Children's School of SSU Fosters a Sense of Curiosity and Love for the Environment

May 29, 2024

Student teacher, Emma Wentz with preschoolers

Student staff blowing bubbles with toddlers

Bethany Lybeck Chapman, staff employee, reading to preschooler

Teacher at SSU's Children School taking toddlers for a campus stroll

Tucked into the northwest corner of SSU's sprawling campus is the Children's School. Considered a Child Development Laboratory for the children of university students, staff, faculty, and families, the School offers an enriched developmental program for infants, toddlers, and preschoolers. 

"The Children's School is unique. We are very child-focused. We believe in creating a 'yes' environment, and think children should explore their independence, have the freedom to move, and spend as much time outside as they want," said Melissa Nelson, the School's Director.

It was in her senior year at SSU that Nelson found her way to the School. Lia Thompson-Clark, director and master teacher, and Lynne Lyle (Early Childhood Studies Lecturer), became her mentors. Although being a teacher was not Nelson's first choice, she said that once she started working at the Children's School, she wanted to learn more about the environment and curriculum, which led her to the master's program at the university. 

"It all just made sense to me. I knew we had something special here; it is a very nurturing environment," she said. 

Because Nelson worked her way through the School while in the undergraduate and master’s programs, she said she knows the student experience and could only create such a specialized experience for the children with their support. 

"I always tell our student teachers, we cannot do this without them," she said. 

Emma Wentz has been a student staff at the Children's School since 2022 and said, "It is a wonderful atmosphere." 

As a student at the SSU Hutchins School of Liberal Studies, Wentz said her studies are rooted in practicing a liberal teaching style, and the Children's School uses these techniques daily. 

With approaches like independent problem-solving and a curriculum called Living Systems focused on children finding their own rhythms and internal drives, Wentz said the School is exceptional in helping students identify their place in the world. 

"When you let children explore their environment safely and freely, they find their limit. And of course, we are there for them when they ask for help, but the experience is giving them the space to explore their choices, their fear, their boundaries, themselves and others. This is all-important in these early years," she said.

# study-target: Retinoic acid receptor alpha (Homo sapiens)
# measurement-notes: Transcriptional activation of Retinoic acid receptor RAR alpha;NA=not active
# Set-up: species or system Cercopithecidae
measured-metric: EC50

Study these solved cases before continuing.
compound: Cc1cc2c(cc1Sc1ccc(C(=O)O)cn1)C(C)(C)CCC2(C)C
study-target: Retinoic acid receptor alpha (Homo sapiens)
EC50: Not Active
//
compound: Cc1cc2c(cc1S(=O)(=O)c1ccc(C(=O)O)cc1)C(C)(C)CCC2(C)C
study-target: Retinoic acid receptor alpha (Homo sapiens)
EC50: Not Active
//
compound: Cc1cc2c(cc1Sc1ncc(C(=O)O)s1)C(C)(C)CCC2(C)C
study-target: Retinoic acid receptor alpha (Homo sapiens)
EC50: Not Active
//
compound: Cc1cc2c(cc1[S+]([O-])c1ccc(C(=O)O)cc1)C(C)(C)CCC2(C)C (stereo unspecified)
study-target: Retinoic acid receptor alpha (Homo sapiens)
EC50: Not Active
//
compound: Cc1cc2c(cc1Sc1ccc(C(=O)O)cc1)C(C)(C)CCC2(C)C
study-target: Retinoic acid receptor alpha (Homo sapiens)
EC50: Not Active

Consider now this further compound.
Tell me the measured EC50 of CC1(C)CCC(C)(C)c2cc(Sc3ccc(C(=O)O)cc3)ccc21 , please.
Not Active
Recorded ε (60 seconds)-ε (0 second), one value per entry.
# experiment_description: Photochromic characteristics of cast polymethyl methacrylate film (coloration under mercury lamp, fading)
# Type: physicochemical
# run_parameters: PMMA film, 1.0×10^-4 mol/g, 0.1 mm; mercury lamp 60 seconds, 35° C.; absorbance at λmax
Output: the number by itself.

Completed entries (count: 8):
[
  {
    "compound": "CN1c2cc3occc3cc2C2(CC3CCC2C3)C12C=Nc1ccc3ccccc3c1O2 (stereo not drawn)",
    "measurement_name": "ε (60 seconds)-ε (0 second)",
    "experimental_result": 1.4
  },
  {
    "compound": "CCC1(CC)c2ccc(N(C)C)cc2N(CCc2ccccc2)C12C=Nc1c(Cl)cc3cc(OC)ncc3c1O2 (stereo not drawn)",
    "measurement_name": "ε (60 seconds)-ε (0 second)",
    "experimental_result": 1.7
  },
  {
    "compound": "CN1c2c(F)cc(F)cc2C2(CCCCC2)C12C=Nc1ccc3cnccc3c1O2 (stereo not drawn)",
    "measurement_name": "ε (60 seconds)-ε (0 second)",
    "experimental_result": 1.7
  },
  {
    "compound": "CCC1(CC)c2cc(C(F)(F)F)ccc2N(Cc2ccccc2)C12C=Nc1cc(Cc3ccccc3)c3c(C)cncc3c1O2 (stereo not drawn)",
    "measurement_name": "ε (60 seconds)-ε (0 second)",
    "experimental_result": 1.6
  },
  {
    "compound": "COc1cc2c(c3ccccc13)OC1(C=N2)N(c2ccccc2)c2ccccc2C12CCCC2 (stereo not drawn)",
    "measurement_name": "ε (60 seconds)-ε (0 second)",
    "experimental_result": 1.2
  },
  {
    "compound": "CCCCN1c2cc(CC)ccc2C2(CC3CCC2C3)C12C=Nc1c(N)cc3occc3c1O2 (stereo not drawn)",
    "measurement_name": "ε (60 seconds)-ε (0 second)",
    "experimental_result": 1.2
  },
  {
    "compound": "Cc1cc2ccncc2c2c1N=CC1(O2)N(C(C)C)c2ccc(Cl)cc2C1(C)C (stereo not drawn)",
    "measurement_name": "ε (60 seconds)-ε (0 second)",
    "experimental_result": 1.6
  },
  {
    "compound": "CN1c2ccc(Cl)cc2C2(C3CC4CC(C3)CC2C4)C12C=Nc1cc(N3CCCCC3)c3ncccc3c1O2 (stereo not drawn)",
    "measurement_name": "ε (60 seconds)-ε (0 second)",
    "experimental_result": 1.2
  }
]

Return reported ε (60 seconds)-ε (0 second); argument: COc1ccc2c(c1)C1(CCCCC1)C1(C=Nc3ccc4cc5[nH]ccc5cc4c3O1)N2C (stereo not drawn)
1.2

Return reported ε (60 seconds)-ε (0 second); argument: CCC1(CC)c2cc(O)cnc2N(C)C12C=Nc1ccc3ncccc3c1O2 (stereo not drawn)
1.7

SSU Associate Professor of Early Childhood Studies Dr. Elita Amini Virmani knows firsthand how the School's environment and curriculum work for children because her daughter attended the center while she taught in her early years at the university. 

"I fell in love with their focus on children being outdoors and that it was a place that fostered a sense of curiosity and love for the environment. Their gardens are edible, designed to encourage children's love of nature and exploration, which are important values for us as a family," Amini Virmani said.

As someone who has taught in early childhood programs, Amini Virmani said she deeply respects how children problem-solve without adults interfering. She added that the School's commitment to this process was remarkable and one that fosters children’s sense of competence and knowing.

"Children know how to solve problems, and we need to stand back and give them space to do that. I think many of us overlook that children need to have consistent experiences of practicing problem-solving and negotiating complex situations with their peers," she said. 

Wanting to reciprocate what nurtured her family, Amini Virmani presented a March workshop for the School's parents on young children's temperament from a parent/professional perspective, a topic that Amini Virmani has presented nationally and internationally. 

The workshop was titled Viewing Your Child’s Temperament as a Window for Deepening Your Connection with Them, and it was open to SSU's children's school parent community, teachers, students, faculty, and staff.

"They have given so much; I wanted to give back meaningfully," she said. 

Although sheltered in the back of the 269-acre university and sometimes unnoticed, Wentz said the Children’s School can be an example of how any class can be taught, pre-K through college.

“It is a prime example of environmental education working and thriving. I feel like a lot of people need to look into what we're doing here and use it with their students, or in their classrooms. It can be applied to any learning environment,” she said.

Nelson understandably wants the School to continue in perpetuity and said that even though the Center has survived since the mid-70s, it may not without additional funding. She added that if anyone is drawn to donate, they can do so with SSU’s private fund for the center. 

"I think the Children's School is something for SSU to be proud of," she said. 

 - Krista Sherer, Strategic Communications Writer 


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Krista Sherer